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The Giant Killers

Every F A cup slaying since 1888



1929 - 1931

Manchester United 0-2 Swindon Town

Third round: Saturday January 11th 1930

Attendance: 33,226

Scorers: Joe Eddleston {29}, Les Roberts {65} {pictured}

Ranked at the time:25

Today: Outside the top 100

When the draw for the third round of the 1930 competition was made many Mancunians must have thought to themselves that it was just about time that an old score was settled. Sixteen years had passed since they'd last faced the Railwaymen of Swindon and had suffered a cupset in the process. Harold Fleming's last minute goal that day almost certainly figured highly in the conversation of the 1,500 Swindonians who made the journey to Old Trafford but few travelled with any great hope of a repeat by a third division side that hadn't won away in twenty-three attempts dating back thirteen months. For the best part of half an hour Swindon looked like being overwhelmed as Manchester United did all the attacking before Bertie Denyer created Swindon's first real chance. The United defenders were at sixes and sevens as his tame cross was only half cleared before McCartney swung the ball in from the opposite wing for Eddleston to finish off, silencing the 30,000 home fans. The goal evened up the game until Swindon sealed the tie with twenty-five minutes remaining. Yet again it was Denyer who burst clear before this time firing in a perfect cross that Roberts gave Steward no hope of stopping. Hope of revenge was gone as Swindon took control of the remainder of the tie with some of the best football seen of a visiting side to Old Trafford in months. Despite having United on the ropes a third goal didn't arrive, nor was it necessary as the visitors comfortably secured their fourth round birth and bettered their 1914 counterparts. The disappointment of the United fans was heightened when the fourth round draw paired Swindon with Manchester City in round four. Yet again Swindon raised their game and looked to be on the way through, albeit through a fortuitous own goal until City forced a replay late on. There was no fairytale on Swindon's second visit to Manchester as they took a ten goal mauling.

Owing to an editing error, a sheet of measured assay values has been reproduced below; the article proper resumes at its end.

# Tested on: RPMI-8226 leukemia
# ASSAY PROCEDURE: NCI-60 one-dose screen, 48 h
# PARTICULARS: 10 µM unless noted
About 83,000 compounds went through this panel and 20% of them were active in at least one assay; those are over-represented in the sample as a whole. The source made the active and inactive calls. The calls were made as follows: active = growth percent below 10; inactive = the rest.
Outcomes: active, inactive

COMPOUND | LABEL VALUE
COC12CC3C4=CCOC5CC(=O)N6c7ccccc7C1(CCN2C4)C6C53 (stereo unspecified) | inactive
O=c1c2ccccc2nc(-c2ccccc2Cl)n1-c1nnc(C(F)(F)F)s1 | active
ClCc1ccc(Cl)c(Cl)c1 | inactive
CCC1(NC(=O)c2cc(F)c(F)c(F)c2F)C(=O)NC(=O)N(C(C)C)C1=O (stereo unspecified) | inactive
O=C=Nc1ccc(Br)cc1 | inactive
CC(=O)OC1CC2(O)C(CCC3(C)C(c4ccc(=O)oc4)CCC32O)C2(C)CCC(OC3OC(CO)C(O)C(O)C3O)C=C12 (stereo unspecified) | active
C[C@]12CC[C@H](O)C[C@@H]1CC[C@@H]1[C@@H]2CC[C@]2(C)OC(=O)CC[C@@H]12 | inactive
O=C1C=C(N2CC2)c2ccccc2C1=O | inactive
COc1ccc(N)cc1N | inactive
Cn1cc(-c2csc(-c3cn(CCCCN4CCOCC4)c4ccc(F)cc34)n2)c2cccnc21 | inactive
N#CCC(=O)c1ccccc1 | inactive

Manchester: 1:Alf Steward, 2:Charlie Moore, 3:Tom Jones, 4:Christopher Taylor, 5:Clarrie Hilditch, 6:Jack Wilson, 7:Joe Spence, 8:Thomas Boyle, 9:Jack Ball, 10:Harry Rowley, 11:George McLachlan

Swindon: 1:Teddy Nash, 2:Tommy Penn, 3:Hector Girvan, 4:David Low, 5:Brinley Humphries, 6:Archie Archer, 7:Bertie Denyer, 8:Joe Eddleston, 9:Harry Morris, 10:Les Roberts, 11:Jimmy McCartney

Liverpool 1-2 Cardiff City

Third round: Saturday January 11th 1930


Scorers: {Liverpool} Archie McPherson {19}: {Cardiff} Len Davies {2 goals} Half time: 1-1

Ranked at the time:127

Cardiff fans were already deep in the disappointment that comes with a newly relegated club's inability to blaze a trail back into the top flight. Their relegation the previous May came at the end of a dreadful run of just one win in sixteen games, which had included two defeats at the hands of Liverpool less than a week apart at the turn of March into April. By the time the Bluebirds arrived at Anfield for their third round cup tie they were buried in mid table with little hope of promotion back to the big time but could still field three legendary names of their great team of the twenties that came so close to clinching the title in 1924 and won the cup in 1927. Keeper Tom Farquharson was an Irishman who had been expelled from Ireland by his father after his I.R.A. sympathies led to his arrest, Fred Keenor was the club captain who once famously led a team of unknown non league Welshmen to a famous draw against a full strength Scotland side and the last of the trio was forward, Len Davies whose goals, on this occasion secured their victory here after the Reds had taken the lead. The Bluebirds were unable to repeat the feat against Sunderland in round four.

Liverpool: 1:Arthur Riley, 2:James Jackson, 3:Tommy Lucas, 4:Tom Morrison, 5:Jimmy McDougall, 6:David Davidson, 7:Dick Edmed, 8:Gordon Hodgson, 9:Jimmy Smith, 10:Archie McPherson, 11:Fred Hopkin